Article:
Now, of course, she was named first to the Circuit Court of Appeals by Jimmy Carter, and then to the Supreme Court in 1993 by Bill Clinton.

She was a liberal justice in conservative times, and she did not have the ability to write majority opinions like the conservative justices like John Roberts, like Samuel Alito have been able to do, but she became an extraordinary icon even in dissent, and she's so associated with dissent during her tenure. And --

COOPER: Jeff, there was a time --

TOOBIN: Her loss to the court will be an enormous one to the country but in particular, to the liberal causes she believes in.

COOPER: And there was a time between -- correct me if I'm wrong -- I think it was 2006 to 2009 where she was the only woman justice on the Supreme Court. Sandra Day O'Connor had retired, Justice Sotomayor had not yet been confirmed or named to the bench.

TOOBIN: That's exactly right. From 2000 -- I think it was 2005 to 2009, she was the only woman.

And she really hated that. I mean, she was someone who believed -- she wasn't someone who wanted to bring up the ladder behind her. She was someone who always wanted to promote women. She was very active in mentoring and supporting other women.

She has become very close on the Supreme Court, to Elena Kagan, who is younger than Ruth Ginsburg's daughter. They have a very close relationship. They are both legal academics before they become judges. She certainly has a mentor relationship with Elena Kagan.

And Elena Kagan is going to be in a -- just a trio of liberal justices now if Donald Trump can succeed in confirming someone, which is not a forgone conclusion. We can -- I'm sure we'll talk about that.

Because Donald Trump wants to fill the seat and just because Mitch McConnell wants to fill the seat, they still need to hold Republicans or 49 or 50 of them so they can get Vice President Pence to fill a tie, to break a tie, you know, it's not over.

So let's, you know, we're going to put a pin in that discussion but that's not a forgone conclusion.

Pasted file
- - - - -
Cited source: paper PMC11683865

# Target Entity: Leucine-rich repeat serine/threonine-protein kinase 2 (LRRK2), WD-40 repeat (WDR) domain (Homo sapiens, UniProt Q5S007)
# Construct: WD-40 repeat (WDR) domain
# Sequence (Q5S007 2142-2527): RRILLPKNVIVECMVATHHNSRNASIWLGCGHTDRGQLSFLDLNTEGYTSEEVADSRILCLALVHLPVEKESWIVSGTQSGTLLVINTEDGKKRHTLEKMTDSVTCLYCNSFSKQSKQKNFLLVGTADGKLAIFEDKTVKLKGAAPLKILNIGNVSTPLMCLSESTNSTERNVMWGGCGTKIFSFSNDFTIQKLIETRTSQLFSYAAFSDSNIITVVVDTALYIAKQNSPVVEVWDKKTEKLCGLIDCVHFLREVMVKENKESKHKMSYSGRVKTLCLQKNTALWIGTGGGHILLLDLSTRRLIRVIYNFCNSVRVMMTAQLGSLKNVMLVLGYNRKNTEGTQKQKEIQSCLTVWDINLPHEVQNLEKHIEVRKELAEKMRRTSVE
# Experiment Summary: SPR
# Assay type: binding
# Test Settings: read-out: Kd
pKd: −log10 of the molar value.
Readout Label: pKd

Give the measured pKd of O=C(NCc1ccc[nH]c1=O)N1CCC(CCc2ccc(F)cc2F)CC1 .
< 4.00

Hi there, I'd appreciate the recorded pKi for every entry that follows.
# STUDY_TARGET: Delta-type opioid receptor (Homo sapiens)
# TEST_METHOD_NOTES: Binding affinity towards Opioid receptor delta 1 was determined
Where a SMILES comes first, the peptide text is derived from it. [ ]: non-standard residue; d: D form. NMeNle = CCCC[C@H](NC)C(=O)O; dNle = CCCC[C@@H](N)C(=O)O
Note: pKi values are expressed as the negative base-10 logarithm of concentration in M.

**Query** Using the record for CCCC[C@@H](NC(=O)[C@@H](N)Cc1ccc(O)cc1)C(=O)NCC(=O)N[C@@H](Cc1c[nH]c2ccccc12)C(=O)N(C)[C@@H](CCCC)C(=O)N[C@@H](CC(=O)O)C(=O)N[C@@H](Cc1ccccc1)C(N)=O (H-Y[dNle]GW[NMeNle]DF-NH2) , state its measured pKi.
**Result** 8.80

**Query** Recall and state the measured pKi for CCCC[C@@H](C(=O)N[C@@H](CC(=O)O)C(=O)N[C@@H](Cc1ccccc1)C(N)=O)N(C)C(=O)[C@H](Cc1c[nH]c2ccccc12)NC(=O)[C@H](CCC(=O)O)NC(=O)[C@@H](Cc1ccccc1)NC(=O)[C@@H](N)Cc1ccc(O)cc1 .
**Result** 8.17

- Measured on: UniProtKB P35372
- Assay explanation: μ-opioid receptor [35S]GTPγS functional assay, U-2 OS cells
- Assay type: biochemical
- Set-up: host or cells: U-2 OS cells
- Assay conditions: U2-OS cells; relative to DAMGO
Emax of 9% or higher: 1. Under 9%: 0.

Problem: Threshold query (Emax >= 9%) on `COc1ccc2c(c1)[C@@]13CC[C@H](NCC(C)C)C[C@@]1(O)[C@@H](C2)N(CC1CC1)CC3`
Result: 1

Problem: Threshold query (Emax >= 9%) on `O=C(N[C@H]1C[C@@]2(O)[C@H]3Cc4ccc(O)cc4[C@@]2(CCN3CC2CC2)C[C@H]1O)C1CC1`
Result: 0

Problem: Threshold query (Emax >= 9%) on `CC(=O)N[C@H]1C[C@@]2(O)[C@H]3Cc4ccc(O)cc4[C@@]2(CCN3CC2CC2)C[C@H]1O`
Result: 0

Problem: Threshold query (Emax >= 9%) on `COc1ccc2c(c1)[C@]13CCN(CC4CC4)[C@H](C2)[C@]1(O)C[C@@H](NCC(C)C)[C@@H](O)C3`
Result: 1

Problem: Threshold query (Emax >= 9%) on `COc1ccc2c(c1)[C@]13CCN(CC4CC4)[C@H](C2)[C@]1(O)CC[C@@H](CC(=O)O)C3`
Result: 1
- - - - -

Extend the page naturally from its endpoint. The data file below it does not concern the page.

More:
COOPER: Also, Jeff, when you look at her past, you talk about the career she had before. But the life she had before the career she had before the Supreme Court is also just really extraordinary where she came from, raised in Flatbush in Brooklyn.

[20:15:10] She had a sister who had died as a child, I think, when she was still very, very young. Her mother died when she was just about to graduate high school. She went to Cornell. She then met her husband -- future husband at Cornell. They get married like a month after she graduates from Cornell and she ultimately had a child and then after being married and had a child, went to Harvard Law School.

And I want to play something from a documentary RBG. This is Justice Ginsburg talking about her mom who passed away when she was 17.

(BEGIN VIDEO CLIP)

JUSTICE RUTH BADER GINSBURG, U.S. SUPREME COURT: My mother died when I was 17. I wish I could have had her longer.

NINA TOTENBERG, NPR: Her mother must have been a very steely person because she had cancer a long time and lived trying to get her child through high school.

GINSBURG: She had two lessons that she repeated over and over. Be a lady and be independent. Be a lady meant don't allow yourself to be overcome by useless emotions like anger, and by independent, she meant, it would be fine if you met prince charming and lived happily ever after, but be able to fend for yourself.

(END VIDEO CLIP)

COOPER: Erin Carmen, co-author of "Notorious RBG", joins us by phone.